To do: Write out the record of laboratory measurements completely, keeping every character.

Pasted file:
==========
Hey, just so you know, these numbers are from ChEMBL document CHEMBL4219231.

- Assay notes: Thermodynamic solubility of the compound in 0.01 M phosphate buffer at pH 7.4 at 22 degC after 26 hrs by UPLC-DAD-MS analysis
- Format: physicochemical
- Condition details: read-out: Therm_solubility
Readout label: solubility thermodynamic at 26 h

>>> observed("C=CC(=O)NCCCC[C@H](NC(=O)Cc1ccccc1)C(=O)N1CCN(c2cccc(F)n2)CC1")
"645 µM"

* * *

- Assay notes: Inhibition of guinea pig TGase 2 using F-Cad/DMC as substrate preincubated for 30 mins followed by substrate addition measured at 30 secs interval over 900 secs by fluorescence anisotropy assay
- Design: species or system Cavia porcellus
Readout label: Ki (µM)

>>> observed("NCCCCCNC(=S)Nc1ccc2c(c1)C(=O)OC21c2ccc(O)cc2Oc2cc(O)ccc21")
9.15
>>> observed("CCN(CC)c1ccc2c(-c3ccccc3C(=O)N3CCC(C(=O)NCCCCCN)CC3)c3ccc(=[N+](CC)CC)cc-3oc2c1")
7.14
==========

Hey, just so you know, these numbers are from ChEMBL document CHEMBL4219231.

- Assay notes: Thermodynamic solubility of the compound in 0.01 M phosphate buffer at pH 7.4 at 22 degC after 26 hrs by UPLC-DAD-MS analysis
- Format: physicochemical
- Condition details: read-out: Therm_solubility
Readout label: solubility thermodynamic at 26 h

>>> observed("C=CC(=O)NCCCC[C@H](NC(=O)Cc1ccccc1)C(=O)N1CCN(c2cccc(F)n2)CC1")
"645 µM"

* * *

- Assay notes: Inhibition of guinea pig TGase 2 using F-Cad/DMC as substrate preincubated for 30 mins followed by substrate addition measured at 30 secs interval over 900 secs by fluorescence anisotropy assay
- Design: species or system Cavia porcellus
Readout label: Ki (µM)

>>> observed("NCCCCCNC(=S)Nc1ccc2c(c1)C(=O)OC21c2ccc(O)cc2Oc2cc(O)ccc21")
9.15
>>> observed("CCN(CC)c1ccc2c(-c3ccccc3C(=O)N3CCC(C(=O)NCCCCCN)CC3)c3ccc(=[N+](CC)CC)cc-3oc2c1")
7.14